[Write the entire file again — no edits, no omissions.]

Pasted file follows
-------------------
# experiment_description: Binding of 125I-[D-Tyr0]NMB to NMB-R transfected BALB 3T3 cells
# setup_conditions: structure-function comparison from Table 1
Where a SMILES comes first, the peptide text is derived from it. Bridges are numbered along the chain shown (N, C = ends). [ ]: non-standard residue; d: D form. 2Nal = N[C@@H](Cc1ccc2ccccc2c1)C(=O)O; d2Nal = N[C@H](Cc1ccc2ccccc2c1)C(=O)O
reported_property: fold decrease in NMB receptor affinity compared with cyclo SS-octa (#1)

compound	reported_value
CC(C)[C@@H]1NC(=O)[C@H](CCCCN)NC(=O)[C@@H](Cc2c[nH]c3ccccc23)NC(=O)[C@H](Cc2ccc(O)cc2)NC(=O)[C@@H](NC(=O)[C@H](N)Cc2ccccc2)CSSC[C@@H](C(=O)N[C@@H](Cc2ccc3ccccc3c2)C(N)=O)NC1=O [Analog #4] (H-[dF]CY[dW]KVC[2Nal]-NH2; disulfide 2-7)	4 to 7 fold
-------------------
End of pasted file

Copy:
# experiment_description: Binding of 125I-[D-Tyr0]NMB to NMB-R transfected BALB 3T3 cells
# setup_conditions: structure-function comparison from Table 1
Where a SMILES comes first, the peptide text is derived from it. Bridges are numbered along the chain shown (N, C = ends). [ ]: non-standard residue; d: D form. 2Nal = N[C@@H](Cc1ccc2ccccc2c1)C(=O)O; d2Nal = N[C@H](Cc1ccc2ccccc2c1)C(=O)O
reported_property: fold decrease in NMB receptor affinity compared with cyclo SS-octa (#1)

compound	reported_value
CC(C)[C@@H]1NC(=O)[C@H](CCCCN)NC(=O)[C@@H](Cc2c[nH]c3ccccc23)NC(=O)[C@H](Cc2ccc(O)cc2)NC(=O)[C@@H](NC(=O)[C@H](N)Cc2ccccc2)CSSC[C@@H](C(=O)N[C@@H](Cc2ccc3ccccc3c2)C(N)=O)NC1=O [Analog #4] (H-[dF]CY[dW]KVC[2Nal]-NH2; disulfide 2-7)	4 to 7 fold